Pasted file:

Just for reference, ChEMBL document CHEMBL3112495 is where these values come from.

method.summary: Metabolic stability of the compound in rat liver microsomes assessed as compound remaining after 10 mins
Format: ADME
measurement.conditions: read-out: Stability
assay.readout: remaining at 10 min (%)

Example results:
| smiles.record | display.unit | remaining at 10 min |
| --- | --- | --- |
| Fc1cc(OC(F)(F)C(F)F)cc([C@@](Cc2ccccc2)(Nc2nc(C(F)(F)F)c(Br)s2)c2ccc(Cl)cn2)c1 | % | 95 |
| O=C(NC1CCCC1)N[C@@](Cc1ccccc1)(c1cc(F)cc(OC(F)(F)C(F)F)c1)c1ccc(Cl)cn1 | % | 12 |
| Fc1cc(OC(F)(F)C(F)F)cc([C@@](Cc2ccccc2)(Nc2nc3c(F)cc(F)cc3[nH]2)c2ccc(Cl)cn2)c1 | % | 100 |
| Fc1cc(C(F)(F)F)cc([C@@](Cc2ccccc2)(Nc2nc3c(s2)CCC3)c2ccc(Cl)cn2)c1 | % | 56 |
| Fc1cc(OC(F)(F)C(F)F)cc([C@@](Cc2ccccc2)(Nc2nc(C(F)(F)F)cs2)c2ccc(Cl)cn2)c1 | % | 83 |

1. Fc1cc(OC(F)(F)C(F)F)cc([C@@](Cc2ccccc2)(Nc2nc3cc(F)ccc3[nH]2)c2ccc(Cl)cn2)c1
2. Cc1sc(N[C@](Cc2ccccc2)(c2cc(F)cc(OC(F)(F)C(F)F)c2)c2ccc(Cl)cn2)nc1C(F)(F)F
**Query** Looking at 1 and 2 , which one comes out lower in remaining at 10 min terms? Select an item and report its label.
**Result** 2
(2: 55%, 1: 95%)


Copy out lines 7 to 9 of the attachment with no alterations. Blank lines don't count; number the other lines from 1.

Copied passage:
| smiles.record | display.unit | remaining at 10 min |
| --- | --- | --- |
| Fc1cc(OC(F)(F)C(F)F)cc([C@@](Cc2ccccc2)(Nc2nc(C(F)(F)F)c(Br)s2)c2ccc(Cl)cn2)c1 | % | 95 |